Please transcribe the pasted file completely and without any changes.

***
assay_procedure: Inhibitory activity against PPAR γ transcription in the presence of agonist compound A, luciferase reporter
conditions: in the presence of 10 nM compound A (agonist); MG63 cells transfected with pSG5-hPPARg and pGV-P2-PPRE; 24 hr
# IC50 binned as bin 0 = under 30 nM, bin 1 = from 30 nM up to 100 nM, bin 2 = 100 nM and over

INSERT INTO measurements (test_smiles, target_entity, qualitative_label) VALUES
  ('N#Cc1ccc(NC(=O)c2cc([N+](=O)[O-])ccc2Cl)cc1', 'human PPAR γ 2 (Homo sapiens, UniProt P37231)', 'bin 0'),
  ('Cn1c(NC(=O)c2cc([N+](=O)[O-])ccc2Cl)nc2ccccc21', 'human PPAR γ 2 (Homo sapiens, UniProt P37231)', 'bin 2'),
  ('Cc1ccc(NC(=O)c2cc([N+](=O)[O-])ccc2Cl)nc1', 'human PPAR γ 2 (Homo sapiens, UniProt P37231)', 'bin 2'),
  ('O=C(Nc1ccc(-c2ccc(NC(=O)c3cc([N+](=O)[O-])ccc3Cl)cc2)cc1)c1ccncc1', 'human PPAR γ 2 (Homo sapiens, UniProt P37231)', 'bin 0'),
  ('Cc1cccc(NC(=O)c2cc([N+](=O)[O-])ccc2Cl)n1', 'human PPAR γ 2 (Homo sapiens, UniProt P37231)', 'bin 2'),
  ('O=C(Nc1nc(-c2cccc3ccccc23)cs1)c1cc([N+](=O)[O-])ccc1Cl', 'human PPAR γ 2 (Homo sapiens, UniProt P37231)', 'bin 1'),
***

assay_procedure: Inhibitory activity against PPAR γ transcription in the presence of agonist compound A, luciferase reporter
conditions: in the presence of 10 nM compound A (agonist); MG63 cells transfected with pSG5-hPPARg and pGV-P2-PPRE; 24 hr
# IC50 binned as bin 0 = under 30 nM, bin 1 = from 30 nM up to 100 nM, bin 2 = 100 nM and over

INSERT INTO measurements (test_smiles, target_entity, qualitative_label) VALUES
  ('N#Cc1ccc(NC(=O)c2cc([N+](=O)[O-])ccc2Cl)cc1', 'human PPAR γ 2 (Homo sapiens, UniProt P37231)', 'bin 0'),
  ('Cn1c(NC(=O)c2cc([N+](=O)[O-])ccc2Cl)nc2ccccc21', 'human PPAR γ 2 (Homo sapiens, UniProt P37231)', 'bin 2'),
  ('Cc1ccc(NC(=O)c2cc([N+](=O)[O-])ccc2Cl)nc1', 'human PPAR γ 2 (Homo sapiens, UniProt P37231)', 'bin 2'),
  ('O=C(Nc1ccc(-c2ccc(NC(=O)c3cc([N+](=O)[O-])ccc3Cl)cc2)cc1)c1ccncc1', 'human PPAR γ 2 (Homo sapiens, UniProt P37231)', 'bin 0'),
  ('Cc1cccc(NC(=O)c2cc([N+](=O)[O-])ccc2Cl)n1', 'human PPAR γ 2 (Homo sapiens, UniProt P37231)', 'bin 2'),
  ('O=C(Nc1nc(-c2cccc3ccccc23)cs1)c1cc([N+](=O)[O-])ccc1Cl', 'human PPAR γ 2 (Homo sapiens, UniProt P37231)', 'bin 1'),